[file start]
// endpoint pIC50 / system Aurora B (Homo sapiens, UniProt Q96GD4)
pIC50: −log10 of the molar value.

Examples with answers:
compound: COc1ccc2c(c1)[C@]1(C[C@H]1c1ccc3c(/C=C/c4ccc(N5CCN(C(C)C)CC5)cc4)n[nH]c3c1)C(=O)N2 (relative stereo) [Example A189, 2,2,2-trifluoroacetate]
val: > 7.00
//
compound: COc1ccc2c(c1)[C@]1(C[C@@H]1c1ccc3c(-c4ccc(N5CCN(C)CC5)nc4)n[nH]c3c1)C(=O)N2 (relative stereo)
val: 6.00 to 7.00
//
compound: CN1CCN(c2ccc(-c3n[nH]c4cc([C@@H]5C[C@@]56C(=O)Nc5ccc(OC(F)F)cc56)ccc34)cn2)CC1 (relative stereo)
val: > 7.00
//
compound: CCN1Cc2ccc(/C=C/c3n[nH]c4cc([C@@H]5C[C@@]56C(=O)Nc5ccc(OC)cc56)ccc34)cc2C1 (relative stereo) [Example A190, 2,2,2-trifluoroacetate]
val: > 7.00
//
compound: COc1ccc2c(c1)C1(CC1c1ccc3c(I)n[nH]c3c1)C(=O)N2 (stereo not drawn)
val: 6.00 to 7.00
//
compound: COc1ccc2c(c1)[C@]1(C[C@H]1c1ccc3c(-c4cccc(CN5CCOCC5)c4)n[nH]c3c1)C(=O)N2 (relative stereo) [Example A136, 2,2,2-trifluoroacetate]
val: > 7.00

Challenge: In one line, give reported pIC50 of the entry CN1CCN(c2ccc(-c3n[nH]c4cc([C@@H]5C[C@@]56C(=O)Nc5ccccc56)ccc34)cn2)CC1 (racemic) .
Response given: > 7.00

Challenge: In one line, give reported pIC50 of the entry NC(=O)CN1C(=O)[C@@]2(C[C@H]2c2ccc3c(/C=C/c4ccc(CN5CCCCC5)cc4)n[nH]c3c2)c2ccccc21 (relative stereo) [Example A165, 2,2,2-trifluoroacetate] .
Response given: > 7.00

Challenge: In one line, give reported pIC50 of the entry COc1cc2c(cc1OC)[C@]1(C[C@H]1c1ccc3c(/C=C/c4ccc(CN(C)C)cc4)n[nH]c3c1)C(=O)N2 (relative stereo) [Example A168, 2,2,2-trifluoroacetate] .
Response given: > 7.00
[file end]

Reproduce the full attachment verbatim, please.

// endpoint pIC50 / system Aurora B (Homo sapiens, UniProt Q96GD4)
pIC50: −log10 of the molar value.

Examples with answers:
compound: COc1ccc2c(c1)[C@]1(C[C@H]1c1ccc3c(/C=C/c4ccc(N5CCN(C(C)C)CC5)cc4)n[nH]c3c1)C(=O)N2 (relative stereo) [Example A189, 2,2,2-trifluoroacetate]
val: > 7.00
//
compound: COc1ccc2c(c1)[C@]1(C[C@@H]1c1ccc3c(-c4ccc(N5CCN(C)CC5)nc4)n[nH]c3c1)C(=O)N2 (relative stereo)
val: 6.00 to 7.00
//
compound: CN1CCN(c2ccc(-c3n[nH]c4cc([C@@H]5C[C@@]56C(=O)Nc5ccc(OC(F)F)cc56)ccc34)cn2)CC1 (relative stereo)
val: > 7.00
//
compound: CCN1Cc2ccc(/C=C/c3n[nH]c4cc([C@@H]5C[C@@]56C(=O)Nc5ccc(OC)cc56)ccc34)cc2C1 (relative stereo) [Example A190, 2,2,2-trifluoroacetate]
val: > 7.00
//
compound: COc1ccc2c(c1)C1(CC1c1ccc3c(I)n[nH]c3c1)C(=O)N2 (stereo not drawn)
val: 6.00 to 7.00
//
compound: COc1ccc2c(c1)[C@]1(C[C@H]1c1ccc3c(-c4cccc(CN5CCOCC5)c4)n[nH]c3c1)C(=O)N2 (relative stereo) [Example A136, 2,2,2-trifluoroacetate]
val: > 7.00

Challenge: In one line, give reported pIC50 of the entry CN1CCN(c2ccc(-c3n[nH]c4cc([C@@H]5C[C@@]56C(=O)Nc5ccccc56)ccc34)cn2)CC1 (racemic) .
Response given: > 7.00

Challenge: In one line, give reported pIC50 of the entry NC(=O)CN1C(=O)[C@@]2(C[C@H]2c2ccc3c(/C=C/c4ccc(CN5CCCCC5)cc4)n[nH]c3c2)c2ccccc21 (relative stereo) [Example A165, 2,2,2-trifluoroacetate] .
Response given: > 7.00

Challenge: In one line, give reported pIC50 of the entry COc1cc2c(cc1OC)[C@]1(C[C@H]1c1ccc3c(/C=C/c4ccc(CN(C)C)cc4)n[nH]c3c1)C(=O)N2 (relative stereo) [Example A168, 2,2,2-trifluoroacetate] .
Response given: > 7.00